Tuesday, June 20, 2017

Anglicanorum Coetibus Society blog

I was asked recently to be a contributor to the Anglicanorum Coetibus Society blog. I accepted (in spite of my time constraints) because--I have to admit--I really enjoy writing. I will try really hard not to allow it to reduce my writing here at Beware Yon Dragons (please pray for me). Anyways, here is a link to my first post over there: Awe

Wednesday, June 7, 2017

Do Manfully (5)

I have written before about the fact that feminism does not actually appear to hate men, rather, it hates women, and therefore its attacks on men are only as a consequence of its true hatred. What feminists really hate is true womanhood, which was perfectly exemplified by the Blessed Virgin Mary. Hence, feminism--for want of any other explanation--hates Mother Mary. This is a simple point, and easily understood. Yet many men, somehow do not get it. They have been duped by all the "victimized" yelling and screaming of feminists into thinking that it actually has some merit.

The men who are drawn in by the feminist arguments are usually already emasculated. They have been beaten down or spiritually abused so much that the only thing left is a mere shadow of a real man. Masculinity has been attacked so much that some men even think that it really is the cause of all the world's problems. Hence, they not only turn away from true masculinity (and often fall into various forms of sodomy), but they also begin defending the feminist agenda (which appears to be: make all men into weak servants, make all women into dominant leaders).

An emasculated man can fall into this line of thinking quite easily (because he has been told not to use his mind anyways!). A faithful Catholic man, however, would know that he is supposed to think about things (and often do so critically). In doing so, he will realize that feminism eschews anything about the Catholic concept of femininity; most specifically because it is embodied in Mother Mary (the quintessential anti-feminist). In addition, a feminist will naturally say that anything that is a threat to the rise of feminist ideals must also be attacked.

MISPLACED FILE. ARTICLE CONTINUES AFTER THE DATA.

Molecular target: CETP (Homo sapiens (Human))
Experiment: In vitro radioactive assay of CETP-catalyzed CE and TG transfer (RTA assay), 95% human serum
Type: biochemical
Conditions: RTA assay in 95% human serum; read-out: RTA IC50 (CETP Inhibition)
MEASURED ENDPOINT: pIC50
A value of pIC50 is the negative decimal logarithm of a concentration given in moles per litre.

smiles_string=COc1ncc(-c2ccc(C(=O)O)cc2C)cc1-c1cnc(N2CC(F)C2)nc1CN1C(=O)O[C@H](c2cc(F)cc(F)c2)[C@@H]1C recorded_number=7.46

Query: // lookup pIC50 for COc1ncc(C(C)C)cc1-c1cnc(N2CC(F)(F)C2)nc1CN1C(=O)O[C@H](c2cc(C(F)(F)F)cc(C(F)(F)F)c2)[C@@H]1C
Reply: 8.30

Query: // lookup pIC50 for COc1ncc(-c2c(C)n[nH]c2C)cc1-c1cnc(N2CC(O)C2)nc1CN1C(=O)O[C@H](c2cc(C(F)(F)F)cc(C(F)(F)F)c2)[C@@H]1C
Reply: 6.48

A man who is seeking to "do manfully" will see this attack for what it is: hatred of the Mother of God. Furthermore, a man who is truly a man, will love his Spiritual Mother, the Blessed Virgin. To follow the path of feminism while affirming the Catholic faith is a deeply self-contradictory behavior. It would be comparable to a man coming to Mass in a suit while wearing flip-flops. To support something which attacks the Blessed Virgin, while at the same time supporting something that defends the Blessed Virgin clearly shows that one has not really thought through his loyalties.

Masculine men will accept their responsibilities and work to protect and defend true womanhood. They will devote themselves to the Blessed Virgin, and seek to learn from her example what God's idea of womanhood really is. When the world tries to take this away from them, they will accept the challenges and refuse to give in to peer pressure or the ridiculing attacks of those at war with God. True masculinity does not mean overbearing abuse or domineering control of one's family; it means saying "no" to lies that will corrupt (both men and women) and doing so with love and wisdom. Men, will you accept this and "do manfully"?